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Kimberly (00:00): Welcome to Rework, a podcast by 37signals about the better way to work and run your business. I’m your host, Kimberly Rhodes. If you’ve been following along in the podcast, you’ve heard us talking about leaving the cloud. That 37signals was making a move to host their products on their own servers instead of cloud services. Well, that move is complete here to talk about it. Our 37signals co-founder and CTO David Heinemeier Hansson, along with someone who’s joined us a couple times on the podcast director of operations, Eron Nicholson. David, I’m gonna start with you to get us started. I know that making this move happened was a big deal and we got it done really quickly.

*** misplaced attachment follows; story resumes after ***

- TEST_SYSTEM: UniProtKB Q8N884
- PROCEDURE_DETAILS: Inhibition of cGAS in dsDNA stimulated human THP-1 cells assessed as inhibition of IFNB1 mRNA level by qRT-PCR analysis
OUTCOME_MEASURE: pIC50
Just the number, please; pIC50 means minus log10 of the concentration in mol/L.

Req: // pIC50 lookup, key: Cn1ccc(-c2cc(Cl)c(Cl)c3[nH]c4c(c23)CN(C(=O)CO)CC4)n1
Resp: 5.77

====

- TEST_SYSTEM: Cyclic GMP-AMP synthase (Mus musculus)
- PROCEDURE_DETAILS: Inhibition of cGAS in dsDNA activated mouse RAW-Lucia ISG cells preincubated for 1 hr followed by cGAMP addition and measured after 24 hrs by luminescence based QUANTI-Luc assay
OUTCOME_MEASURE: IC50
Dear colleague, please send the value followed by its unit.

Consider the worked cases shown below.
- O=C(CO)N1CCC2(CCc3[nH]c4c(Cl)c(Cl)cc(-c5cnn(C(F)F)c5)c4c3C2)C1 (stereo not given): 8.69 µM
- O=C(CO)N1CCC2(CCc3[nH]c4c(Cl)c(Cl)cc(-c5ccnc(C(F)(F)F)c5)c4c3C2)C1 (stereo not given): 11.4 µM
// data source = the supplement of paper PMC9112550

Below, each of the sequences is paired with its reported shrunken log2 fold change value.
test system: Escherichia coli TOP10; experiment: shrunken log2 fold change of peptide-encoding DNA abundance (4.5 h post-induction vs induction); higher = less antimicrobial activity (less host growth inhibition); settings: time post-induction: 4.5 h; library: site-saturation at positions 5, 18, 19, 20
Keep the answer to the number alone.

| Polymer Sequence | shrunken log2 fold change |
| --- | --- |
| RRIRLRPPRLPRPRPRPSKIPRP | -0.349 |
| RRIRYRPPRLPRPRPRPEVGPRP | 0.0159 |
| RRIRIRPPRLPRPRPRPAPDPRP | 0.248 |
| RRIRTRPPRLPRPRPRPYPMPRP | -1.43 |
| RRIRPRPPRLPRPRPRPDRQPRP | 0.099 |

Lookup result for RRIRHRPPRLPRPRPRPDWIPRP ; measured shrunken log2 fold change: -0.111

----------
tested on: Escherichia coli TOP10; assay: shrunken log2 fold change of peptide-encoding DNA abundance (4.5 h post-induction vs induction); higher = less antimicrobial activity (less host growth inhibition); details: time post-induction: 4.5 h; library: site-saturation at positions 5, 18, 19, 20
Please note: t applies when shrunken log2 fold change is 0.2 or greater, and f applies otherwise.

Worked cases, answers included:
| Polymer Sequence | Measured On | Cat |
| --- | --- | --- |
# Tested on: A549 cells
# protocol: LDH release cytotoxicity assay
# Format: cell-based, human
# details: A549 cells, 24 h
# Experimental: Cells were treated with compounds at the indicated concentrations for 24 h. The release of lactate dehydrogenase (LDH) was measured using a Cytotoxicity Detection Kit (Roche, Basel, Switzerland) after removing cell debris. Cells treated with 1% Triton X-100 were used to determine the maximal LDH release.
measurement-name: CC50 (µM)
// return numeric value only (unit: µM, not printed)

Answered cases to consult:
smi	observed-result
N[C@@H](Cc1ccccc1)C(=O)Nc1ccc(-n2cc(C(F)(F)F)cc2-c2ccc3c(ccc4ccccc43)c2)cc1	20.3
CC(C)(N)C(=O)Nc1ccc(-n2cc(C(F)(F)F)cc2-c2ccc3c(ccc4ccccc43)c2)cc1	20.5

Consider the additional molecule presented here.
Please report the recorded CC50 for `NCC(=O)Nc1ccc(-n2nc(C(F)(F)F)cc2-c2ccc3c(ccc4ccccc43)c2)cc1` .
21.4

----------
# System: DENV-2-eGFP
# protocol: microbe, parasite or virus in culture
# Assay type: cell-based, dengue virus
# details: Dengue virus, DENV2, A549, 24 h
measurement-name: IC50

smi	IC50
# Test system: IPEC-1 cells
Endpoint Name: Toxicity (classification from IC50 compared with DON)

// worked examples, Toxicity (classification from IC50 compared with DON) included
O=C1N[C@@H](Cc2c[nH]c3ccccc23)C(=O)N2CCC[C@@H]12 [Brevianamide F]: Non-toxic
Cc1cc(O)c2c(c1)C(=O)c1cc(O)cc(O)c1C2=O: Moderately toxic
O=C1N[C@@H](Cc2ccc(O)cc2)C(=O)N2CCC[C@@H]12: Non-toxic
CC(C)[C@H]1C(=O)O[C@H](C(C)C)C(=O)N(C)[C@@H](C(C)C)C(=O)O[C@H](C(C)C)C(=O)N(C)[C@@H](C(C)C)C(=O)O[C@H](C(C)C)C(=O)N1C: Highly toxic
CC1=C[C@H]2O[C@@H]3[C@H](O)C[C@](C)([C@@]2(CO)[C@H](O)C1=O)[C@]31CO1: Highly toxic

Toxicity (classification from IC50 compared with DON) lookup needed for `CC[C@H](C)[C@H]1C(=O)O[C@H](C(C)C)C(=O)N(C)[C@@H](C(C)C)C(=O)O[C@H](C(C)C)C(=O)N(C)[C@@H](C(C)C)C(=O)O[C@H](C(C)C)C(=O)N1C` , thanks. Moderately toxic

David (00:39): Yeah, it was surprisingly quick actually, when we started talking about doing this last year, we had a much longer process in mind. We thought, do you know what? This is gonna be something that potentially could take years, at least a year. Um, and this is what’s so insidious about these big moves that before you start, it’s actually a little difficult to plan what velocity can you move forward with? And at that time, we weren’t even sure exactly what kind of technology we were gonna use, which didn’t make it easier. The only frame of reference we really had was when we moved into the cloud, and that literally took years. That was a huge operation of materially changing how the apps were deployed and putting everything into containers and just figuring it all out. So that was the rule of thumb we had to go on, and I thought like, yeah, okay, that’s what it’s, that’s what it’s gonna be and that’s gonna be worth it.